I got to witness a little history up close and personal last week. I was at Safeco Field when Mariano Rivera notched career save 600, putting him just two saves away from jumping over Trevor Hoffman as the all-time leader. The Yankee fans in the house (and there were many) were quite noisy. So were some of the beleaguered Mariners fans, including one guy whose taunt as Rivera was pitching was “You’re old!”
Yes, Mo is old—ancient by baseball standards—yet he continues to perform quite well at the ripe old age of 41. He’s like a fine wine. His ERA since he turned 38 is 1.74 ERA. He’s also converted 157 of 170 save chances in that time, which is why he is still the pitcher you want on the mound during Game 7 of the World Series to close out a 2-1 affair.
Baseball is a game of numbers and I find it interesting when people whine about milestones and question why something like 600 saves (or 3,000 hits or 500 home runs) is so special. Those numbers represent ability and consistency… and opportunity. I get that. Teams like the Yankees are going to allow those with ability more opportunities to be successful, but those players still have to be talented and perform well under some of the most intense pressure in the baseball world. And Rivera is quite talented.
The numbers attest to it. Those 600 saves that Mo has don’t include the 42 (which coincidently is the number on the back of his uniform) he has notched in the post season. That’s an entire regular season (and a good one) for some closers.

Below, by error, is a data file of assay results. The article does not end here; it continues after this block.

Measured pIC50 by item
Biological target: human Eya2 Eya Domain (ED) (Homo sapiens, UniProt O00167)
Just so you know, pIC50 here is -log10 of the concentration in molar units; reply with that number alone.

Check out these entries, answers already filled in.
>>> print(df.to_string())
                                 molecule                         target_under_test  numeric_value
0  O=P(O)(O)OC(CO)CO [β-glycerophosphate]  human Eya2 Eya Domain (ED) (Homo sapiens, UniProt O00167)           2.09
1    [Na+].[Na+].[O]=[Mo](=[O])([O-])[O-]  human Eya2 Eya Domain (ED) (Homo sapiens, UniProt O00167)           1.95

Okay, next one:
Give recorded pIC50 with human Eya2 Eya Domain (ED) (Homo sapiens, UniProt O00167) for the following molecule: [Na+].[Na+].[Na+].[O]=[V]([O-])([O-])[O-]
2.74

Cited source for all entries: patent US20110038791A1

If you’re not impressed by the 600 saves, here are a few other numbers to think about that come courtesy of a USA Today column by Mike Lopresti:
- 2.22: Career ERA. The second lowest in history for a pitcher with more than 1,000 innings, since the earned-run average became an official stat in 1913.
- 89.3: Career conversion rate in saves.
- 2: Post season home runs he has allowed in 94 appearances, facing more than 500 batters.
- 8-1: Post season record. The lone defeat was Game 7 of the 2001 World Series against Arizona. (Yeah, that one still hurts.)
- 4-1: Career strikeout-to-walk ratio.
- 8-1: Strikeout-to-walk ratio this season at the age of 41.
- 5: Hits he’s allowed in eight All-Star innings. Also no earned runs and no walks.
- 1,037: Regular season appearances. In all those games, he’s thrown 13 wild pitches, been called for three balks and committed six errors.
Through it all Rivera has remained a steady and calm force. You never see him wildly gesticulating or dancing and prancing on the mound after a save. Mo lets his cut fastball do the talking. The results don’t lie.